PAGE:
By Bob Cowan
This is a car I’ve been dying to check out. I was very impressed with my test drive in a 2018 Kona (see review) last fall and was pretty excited when I found out this fun little crossover was getting electrified for 2019. We need to see more fossil fuel free options in showrooms and more affordable choices. Even with its recent price drop a standard interior Tesla Model 3 is close to $50k. The federal government recently announced “purchase incentives” of up to $5000 for electric or hydrogen fuel vehicles that are $45,000 or less. That rules out many EV’s including the one I’m testing here unfortunately as it starts at $45,599. I was hoping that this Hyundai was a more affordable option to the Tesla but they are pretty close in pricing – but they are also close in driving range. The Kona’s price is in line with another competitor, the Chevy Bolt, but with a better range of 415 km making the Kona second only to Tesla.
There is still the main “purchase incentive” of reduced operating costs and with a range like that I found on my short daily commute (30 km round trip) my charging costs would be in the neighborhood of $25 a month charging at night in off peak hours. It’s no surprise the Kona EV was chosen as Utility Vehicle of the Year at the North American International Show. The Kona/Kona EV was in the running for the same honour at the Canadian International Auto Show after being chosen Best New Small Utility Vehicle.
Plug and Play
There’s only one place to start our look at this machine. The plug. That of course makes significant changes to this already great subcompact SUV adding efficiency and performance. Some people think the grill-less bubble on the front makes it ugly but I kinda’ like that statement upfront that this is an EV. I thought the 1.6 litre turbo was decent enough to move the Kona around but the acceleration is night and day with the electric version’s transmission and drive system single speed reduction gear. It will do 0 to 100 km/hr in just over 7 seconds. The gas version will take 3 seconds longer and it feels like a world of difference when you’re behind the wheel. This front wheel drive will actually spin or ‘squawk’ the tires if you really tromp on the pedal. That’s actually not a pleasant attribute on wet or snow covered roads and all wheel drive availability would have been nice. Getting snow tires is particularly important with this vehicle because the low resistance summer tires Hyundai uses to increase range don’t cut it in a Canadian winter. Besides the obvious energy savings however fast acceleration is one of my favourite things with electric vehicles.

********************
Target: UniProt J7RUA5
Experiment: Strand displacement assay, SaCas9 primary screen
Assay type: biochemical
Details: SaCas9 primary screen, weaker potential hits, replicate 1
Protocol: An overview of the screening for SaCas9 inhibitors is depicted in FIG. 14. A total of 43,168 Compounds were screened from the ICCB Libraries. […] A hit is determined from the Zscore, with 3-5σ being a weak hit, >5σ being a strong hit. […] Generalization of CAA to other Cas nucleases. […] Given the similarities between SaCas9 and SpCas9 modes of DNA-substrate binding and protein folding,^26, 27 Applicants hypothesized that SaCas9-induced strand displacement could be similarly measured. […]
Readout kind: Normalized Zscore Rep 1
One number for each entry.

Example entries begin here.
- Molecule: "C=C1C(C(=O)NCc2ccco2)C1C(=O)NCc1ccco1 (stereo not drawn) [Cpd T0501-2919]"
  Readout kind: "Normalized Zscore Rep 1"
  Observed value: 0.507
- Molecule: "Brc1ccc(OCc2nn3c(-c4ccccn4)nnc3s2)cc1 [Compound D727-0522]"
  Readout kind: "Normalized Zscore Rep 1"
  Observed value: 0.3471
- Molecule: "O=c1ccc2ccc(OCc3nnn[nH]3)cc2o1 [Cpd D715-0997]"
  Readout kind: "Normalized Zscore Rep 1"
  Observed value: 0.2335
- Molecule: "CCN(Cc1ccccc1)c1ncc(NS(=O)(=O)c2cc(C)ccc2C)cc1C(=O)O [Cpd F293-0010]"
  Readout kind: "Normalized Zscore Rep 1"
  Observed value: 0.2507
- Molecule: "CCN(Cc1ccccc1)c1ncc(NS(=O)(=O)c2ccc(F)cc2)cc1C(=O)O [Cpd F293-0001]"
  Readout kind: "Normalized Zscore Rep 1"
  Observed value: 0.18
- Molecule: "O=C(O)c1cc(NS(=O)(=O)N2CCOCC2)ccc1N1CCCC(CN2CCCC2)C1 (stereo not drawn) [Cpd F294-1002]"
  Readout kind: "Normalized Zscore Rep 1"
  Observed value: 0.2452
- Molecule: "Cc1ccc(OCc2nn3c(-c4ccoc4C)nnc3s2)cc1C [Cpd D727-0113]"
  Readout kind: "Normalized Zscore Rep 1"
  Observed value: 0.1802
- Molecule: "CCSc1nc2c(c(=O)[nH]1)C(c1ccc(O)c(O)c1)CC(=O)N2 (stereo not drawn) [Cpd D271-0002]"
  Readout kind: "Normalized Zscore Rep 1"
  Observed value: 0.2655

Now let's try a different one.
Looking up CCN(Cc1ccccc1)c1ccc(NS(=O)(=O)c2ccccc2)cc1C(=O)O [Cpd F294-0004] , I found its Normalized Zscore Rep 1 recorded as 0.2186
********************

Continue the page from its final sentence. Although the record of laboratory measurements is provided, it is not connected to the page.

You’ll get a charge out of this
The Kona EV can be plugged into a standard household outlet but of course that would take the longest charge time. My test unit was fully charged in about 12 hours but if you get a Kona EV it would be recommended to install a 240V charger that will cut that down to 9 hours or a level 3 50KW fast charger that gets you to max range in just over an hour.
The Kona console as an EV has push buttons for its electronic shift-by-wire transmission with three drive modes, Eco, Normal and Sport. The difference between each is basically the amount of regenerative coasting. You can also adjust the amount of regenerative coasting on the steering wheel paddles. If you pull and hold the left paddle it will bring you to a full stop to really conserve your brakes. There is an Auto Hold button as well to keep it stopped until the light turns green. While the Eco mode maximizes your driving range I found the regenerative braking too harsh. Just slightly letting up your foot on the ‘battery’ pedal would lurch you forward. The Normal and Sport modes were a much better driving experience.
The base Kona EV comes with heated front seats, and lots of safety tech like automatic emergency braking, lane keeping and blind spot warning. It also has Apple CarPlay and Android Auto. There are two additional trim levels, Preferred and Ultimate which is the one in our test unit. The mid level adds a power-adjustable driver’s seat, premium audio, and adaptive cruise control while the Ultimate package has ventilated leather seats, parking sensors, parking sensors, sunroof and navigation with a bigger 8 inch touch screen and lots more for a $6400 bump from the base price.
This is a very functional small SUV with decent cargo room as well. Just about every manufacturer is jumping into the EV game but at this point of limited choices the Kona is one of the best out there.
2019 Hyundai Kona Electric Ultimate
201-hp electric motor, one-speed direct drive, 64-kWh battery; front-wheel drive
MSRP $51,999 cdn